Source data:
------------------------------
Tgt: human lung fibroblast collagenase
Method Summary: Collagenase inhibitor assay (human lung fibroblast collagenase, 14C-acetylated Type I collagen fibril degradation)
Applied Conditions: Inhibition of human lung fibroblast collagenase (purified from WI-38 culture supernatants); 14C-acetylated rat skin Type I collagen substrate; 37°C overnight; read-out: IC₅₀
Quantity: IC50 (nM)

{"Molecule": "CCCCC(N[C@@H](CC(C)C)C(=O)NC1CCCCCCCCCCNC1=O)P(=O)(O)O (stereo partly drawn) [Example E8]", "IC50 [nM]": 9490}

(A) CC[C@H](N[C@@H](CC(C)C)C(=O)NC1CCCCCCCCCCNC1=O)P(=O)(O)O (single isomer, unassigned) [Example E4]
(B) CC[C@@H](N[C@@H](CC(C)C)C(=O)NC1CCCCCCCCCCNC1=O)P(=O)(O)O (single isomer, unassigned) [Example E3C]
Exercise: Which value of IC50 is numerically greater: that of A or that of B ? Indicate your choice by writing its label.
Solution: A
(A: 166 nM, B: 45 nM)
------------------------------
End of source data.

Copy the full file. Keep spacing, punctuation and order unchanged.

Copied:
Tgt: human lung fibroblast collagenase
Method Summary: Collagenase inhibitor assay (human lung fibroblast collagenase, 14C-acetylated Type I collagen fibril degradation)
Applied Conditions: Inhibition of human lung fibroblast collagenase (purified from WI-38 culture supernatants); 14C-acetylated rat skin Type I collagen substrate; 37°C overnight; read-out: IC₅₀
Quantity: IC50 (nM)

{"Molecule": "CCCCC(N[C@@H](CC(C)C)C(=O)NC1CCCCCCCCCCNC1=O)P(=O)(O)O (stereo partly drawn) [Example E8]", "IC50 [nM]": 9490}

(A) CC[C@H](N[C@@H](CC(C)C)C(=O)NC1CCCCCCCCCCNC1=O)P(=O)(O)O (single isomer, unassigned) [Example E4]
(B) CC[C@@H](N[C@@H](CC(C)C)C(=O)NC1CCCCCCCCCCNC1=O)P(=O)(O)O (single isomer, unassigned) [Example E3C]
Exercise: Which value of IC50 is numerically greater: that of A or that of B ? Indicate your choice by writing its label.
Solution: A
(A: 166 nM, B: 45 nM)